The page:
Brim’s trawlers have been working through a long spell of heavy weather off the west coast of Iceland that has left them dodging the worst of it, or heading south of the country to less stormy waters.
Fresher trawler Helga María sailed from Reykjavík yesterday after landing the previous trip’s 150 tonne catch. Skipper Friðleifur Einarsson is satisfied with catch rates for the days the weather has allowed them to fish, describing recent trips as being mostly a battle with the elements.
‘The Westfjords fishing grounds have been mostly off limits for weeks because of non-stop heavy weather. This time we had a window that let us start fishing in the Thveráll Gully, but we only got as far as Heiðardalur before yet another storm hit us with full force,’ he said, adding that the weather forced them shift to grounds off the south coast.
‘We can say that we ended up on our home grounds. Most of the time was spent on the Mountains and we had some time in the shallower end of the Skerja Deeps and then the Reykjanesgrunn grounds. There’s hardly any direct fishing now for golden redfish, as there’s so much of it that we get enough as by-catch with saithe and cod. Sadly, the scientists have other opinions, but that’s a story for another day,’ he said.
He’s satisfied overall with the way fishing has gone. There are some stringent demands, but Friðleifur Einarsson said that it’s important to look at the actual time spent fishing, as weather conditions are beyond anyone’s control.
‘It’s as well that there have been a few good showings of saithe at regular intervals, and most of our catch this time was saithe. In addition, we had golden redfish and cod. We didn’t go far enough into the Skerja Deeps to find any deep redfish,’ he said.
For freezer trawler Örfirisey, the most recent month-long trip hasn’t been an easy one, according to skipper Thór Thórarinsson.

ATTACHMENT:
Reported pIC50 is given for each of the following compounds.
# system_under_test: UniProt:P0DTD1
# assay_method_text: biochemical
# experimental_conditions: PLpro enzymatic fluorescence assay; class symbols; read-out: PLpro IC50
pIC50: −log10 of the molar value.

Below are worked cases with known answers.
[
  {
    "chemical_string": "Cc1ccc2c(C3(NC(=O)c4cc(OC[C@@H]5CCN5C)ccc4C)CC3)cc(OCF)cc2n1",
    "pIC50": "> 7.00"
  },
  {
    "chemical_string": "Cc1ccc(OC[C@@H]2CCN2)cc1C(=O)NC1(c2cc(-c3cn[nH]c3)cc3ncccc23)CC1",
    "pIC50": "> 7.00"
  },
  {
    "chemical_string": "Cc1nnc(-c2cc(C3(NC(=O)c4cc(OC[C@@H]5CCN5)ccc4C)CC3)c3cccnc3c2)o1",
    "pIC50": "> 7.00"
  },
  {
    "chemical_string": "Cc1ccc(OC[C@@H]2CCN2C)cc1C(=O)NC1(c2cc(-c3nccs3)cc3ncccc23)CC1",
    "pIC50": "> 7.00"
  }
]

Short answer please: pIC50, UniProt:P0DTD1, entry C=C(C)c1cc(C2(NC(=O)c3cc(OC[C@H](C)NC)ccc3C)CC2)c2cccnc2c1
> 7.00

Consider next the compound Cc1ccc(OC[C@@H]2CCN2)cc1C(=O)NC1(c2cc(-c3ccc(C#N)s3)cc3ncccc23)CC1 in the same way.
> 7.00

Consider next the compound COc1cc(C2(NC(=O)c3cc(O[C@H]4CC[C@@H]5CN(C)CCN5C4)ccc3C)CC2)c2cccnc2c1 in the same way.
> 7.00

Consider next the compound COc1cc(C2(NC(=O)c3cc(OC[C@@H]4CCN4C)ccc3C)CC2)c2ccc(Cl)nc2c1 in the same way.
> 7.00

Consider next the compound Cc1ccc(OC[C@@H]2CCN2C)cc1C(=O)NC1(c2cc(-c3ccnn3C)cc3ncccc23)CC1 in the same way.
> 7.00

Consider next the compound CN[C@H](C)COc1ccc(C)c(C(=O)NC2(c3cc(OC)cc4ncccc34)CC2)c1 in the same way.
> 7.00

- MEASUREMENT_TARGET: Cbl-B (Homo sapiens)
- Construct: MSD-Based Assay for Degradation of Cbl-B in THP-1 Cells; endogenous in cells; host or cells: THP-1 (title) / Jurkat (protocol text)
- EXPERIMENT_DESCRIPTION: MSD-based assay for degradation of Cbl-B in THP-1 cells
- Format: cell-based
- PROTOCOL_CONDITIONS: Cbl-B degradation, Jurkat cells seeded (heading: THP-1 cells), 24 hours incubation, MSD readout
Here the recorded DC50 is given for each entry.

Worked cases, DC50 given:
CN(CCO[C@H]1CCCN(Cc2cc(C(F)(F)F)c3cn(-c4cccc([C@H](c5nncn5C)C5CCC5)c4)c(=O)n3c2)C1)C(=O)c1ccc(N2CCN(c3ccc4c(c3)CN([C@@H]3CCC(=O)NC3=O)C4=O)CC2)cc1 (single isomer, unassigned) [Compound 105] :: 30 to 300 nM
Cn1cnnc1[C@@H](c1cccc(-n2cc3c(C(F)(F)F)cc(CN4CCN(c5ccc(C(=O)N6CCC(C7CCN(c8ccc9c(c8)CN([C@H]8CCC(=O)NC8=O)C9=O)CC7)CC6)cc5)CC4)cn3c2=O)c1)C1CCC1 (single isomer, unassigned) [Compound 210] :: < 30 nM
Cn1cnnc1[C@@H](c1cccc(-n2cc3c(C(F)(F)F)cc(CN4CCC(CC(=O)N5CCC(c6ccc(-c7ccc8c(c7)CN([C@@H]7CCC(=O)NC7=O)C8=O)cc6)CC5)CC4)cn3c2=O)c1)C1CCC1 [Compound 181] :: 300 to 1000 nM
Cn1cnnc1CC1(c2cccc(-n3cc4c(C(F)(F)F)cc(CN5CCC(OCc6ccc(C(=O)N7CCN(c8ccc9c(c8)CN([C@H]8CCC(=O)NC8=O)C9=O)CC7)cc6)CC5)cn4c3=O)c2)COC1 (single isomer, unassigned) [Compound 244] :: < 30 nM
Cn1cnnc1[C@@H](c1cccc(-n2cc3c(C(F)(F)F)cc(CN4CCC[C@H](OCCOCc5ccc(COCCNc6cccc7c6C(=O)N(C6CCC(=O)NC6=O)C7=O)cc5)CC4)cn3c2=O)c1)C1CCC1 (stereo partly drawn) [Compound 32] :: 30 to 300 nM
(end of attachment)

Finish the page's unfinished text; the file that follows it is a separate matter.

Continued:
‘It’s been one long bout of heavy weather. We were able to fish when the weather moderated, and in reality the overall catch was far more than we could have hoped for. We had a green weight of 980 tonnes, and discharged 400 tonnes in a half-landing in Reykjavík after the first part of the trip,’ he said when he and his crew docked in Reykjavík after around a month at sea.
There were difficult conditions for the whole time, plus there was a breakdown north of the Westfjords and Örfirisey was alongside in Ísafjörður for three days while it was repaired.
‘We couldn’t fish on Westfjords grounds at the start of the trip, so we started south of Reykjanes. Fishing was decent in spite of the weather and we had mainly saithe, deep redfish and golden redfish. After our half landing, we went back to the south-western grounds. There was a good showing of saithe on the Mountains for two days, and then the fishing died away and it was time to head northwards to the Westfjords grounds,’ he said, adding that they began on the Kópanesgrunn area west of the Westfjords.
‘We towed north-east along the bank all the way to the Hali grounds. There was good fishing along the bank, with some fine, large saithe. But there wasn’t much on the Hali grounds. We towed eastwards along the Djúpáll gully, and that’s when we had the breakdown, with even worse weather forecast. Vigri towed us to Ísafjörður and we sat out the storm while the repair was carried out.’
Once the work had been done, the next stop was the Reykjafjörður Gully, where there was some good fishing for haddock.
‘From there we headed to the Thveráll Gully where there had been good fishing for cod for a few days, but that was all over by the time we arrived. The forecast for the Westfjords was terrible for the coming days, so there was nothing for it but to head back south to finish the trip there,’ Thór Thórarinsson said.